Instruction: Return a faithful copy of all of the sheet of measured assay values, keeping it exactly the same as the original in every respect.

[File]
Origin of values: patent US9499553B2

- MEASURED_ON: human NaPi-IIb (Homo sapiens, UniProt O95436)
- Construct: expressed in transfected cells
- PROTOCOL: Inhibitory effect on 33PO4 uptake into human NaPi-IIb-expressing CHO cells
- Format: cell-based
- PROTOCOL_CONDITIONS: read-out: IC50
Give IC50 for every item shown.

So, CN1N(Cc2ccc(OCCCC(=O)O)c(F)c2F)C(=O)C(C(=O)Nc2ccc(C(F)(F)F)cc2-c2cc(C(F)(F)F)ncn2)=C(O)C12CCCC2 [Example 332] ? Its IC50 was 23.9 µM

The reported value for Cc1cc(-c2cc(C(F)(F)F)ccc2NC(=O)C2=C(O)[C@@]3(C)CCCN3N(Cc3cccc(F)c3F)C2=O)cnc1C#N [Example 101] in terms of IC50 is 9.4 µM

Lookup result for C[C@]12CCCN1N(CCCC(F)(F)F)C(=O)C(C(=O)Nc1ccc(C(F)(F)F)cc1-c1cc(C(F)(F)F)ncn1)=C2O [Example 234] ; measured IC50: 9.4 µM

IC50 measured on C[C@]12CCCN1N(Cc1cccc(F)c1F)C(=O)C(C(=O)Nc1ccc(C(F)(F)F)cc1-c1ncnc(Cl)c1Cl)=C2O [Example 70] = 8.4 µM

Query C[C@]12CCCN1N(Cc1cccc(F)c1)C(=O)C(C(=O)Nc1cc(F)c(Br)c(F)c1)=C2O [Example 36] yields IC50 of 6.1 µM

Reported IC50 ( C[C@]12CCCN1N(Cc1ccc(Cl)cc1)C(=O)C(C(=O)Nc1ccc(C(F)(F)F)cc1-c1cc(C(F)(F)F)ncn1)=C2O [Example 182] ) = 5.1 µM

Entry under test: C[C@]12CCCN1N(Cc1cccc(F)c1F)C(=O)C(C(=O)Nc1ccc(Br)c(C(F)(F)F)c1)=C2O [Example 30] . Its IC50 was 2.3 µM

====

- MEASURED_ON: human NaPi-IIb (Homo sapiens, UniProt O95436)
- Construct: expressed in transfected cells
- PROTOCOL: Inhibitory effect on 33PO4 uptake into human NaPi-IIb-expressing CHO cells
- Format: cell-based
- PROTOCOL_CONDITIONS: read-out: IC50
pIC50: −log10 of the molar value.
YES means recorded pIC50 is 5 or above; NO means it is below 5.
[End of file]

Origin of values: patent US9499553B2

- MEASURED_ON: human NaPi-IIb (Homo sapiens, UniProt O95436)
- Construct: expressed in transfected cells
- PROTOCOL: Inhibitory effect on 33PO4 uptake into human NaPi-IIb-expressing CHO cells
- Format: cell-based
- PROTOCOL_CONDITIONS: read-out: IC50
Give IC50 for every item shown.

So, CN1N(Cc2ccc(OCCCC(=O)O)c(F)c2F)C(=O)C(C(=O)Nc2ccc(C(F)(F)F)cc2-c2cc(C(F)(F)F)ncn2)=C(O)C12CCCC2 [Example 332] ? Its IC50 was 23.9 µM

The reported value for Cc1cc(-c2cc(C(F)(F)F)ccc2NC(=O)C2=C(O)[C@@]3(C)CCCN3N(Cc3cccc(F)c3F)C2=O)cnc1C#N [Example 101] in terms of IC50 is 9.4 µM

Lookup result for C[C@]12CCCN1N(CCCC(F)(F)F)C(=O)C(C(=O)Nc1ccc(C(F)(F)F)cc1-c1cc(C(F)(F)F)ncn1)=C2O [Example 234] ; measured IC50: 9.4 µM

IC50 measured on C[C@]12CCCN1N(Cc1cccc(F)c1F)C(=O)C(C(=O)Nc1ccc(C(F)(F)F)cc1-c1ncnc(Cl)c1Cl)=C2O [Example 70] = 8.4 µM

Query C[C@]12CCCN1N(Cc1cccc(F)c1)C(=O)C(C(=O)Nc1cc(F)c(Br)c(F)c1)=C2O [Example 36] yields IC50 of 6.1 µM

Reported IC50 ( C[C@]12CCCN1N(Cc1ccc(Cl)cc1)C(=O)C(C(=O)Nc1ccc(C(F)(F)F)cc1-c1cc(C(F)(F)F)ncn1)=C2O [Example 182] ) = 5.1 µM

Entry under test: C[C@]12CCCN1N(Cc1cccc(F)c1F)C(=O)C(C(=O)Nc1ccc(Br)c(C(F)(F)F)c1)=C2O [Example 30] . Its IC50 was 2.3 µM

====

- MEASURED_ON: human NaPi-IIb (Homo sapiens, UniProt O95436)
- Construct: expressed in transfected cells
- PROTOCOL: Inhibitory effect on 33PO4 uptake into human NaPi-IIb-expressing CHO cells
- Format: cell-based
- PROTOCOL_CONDITIONS: read-out: IC50
pIC50: −log10 of the molar value.
YES means recorded pIC50 is 5 or above; NO means it is below 5.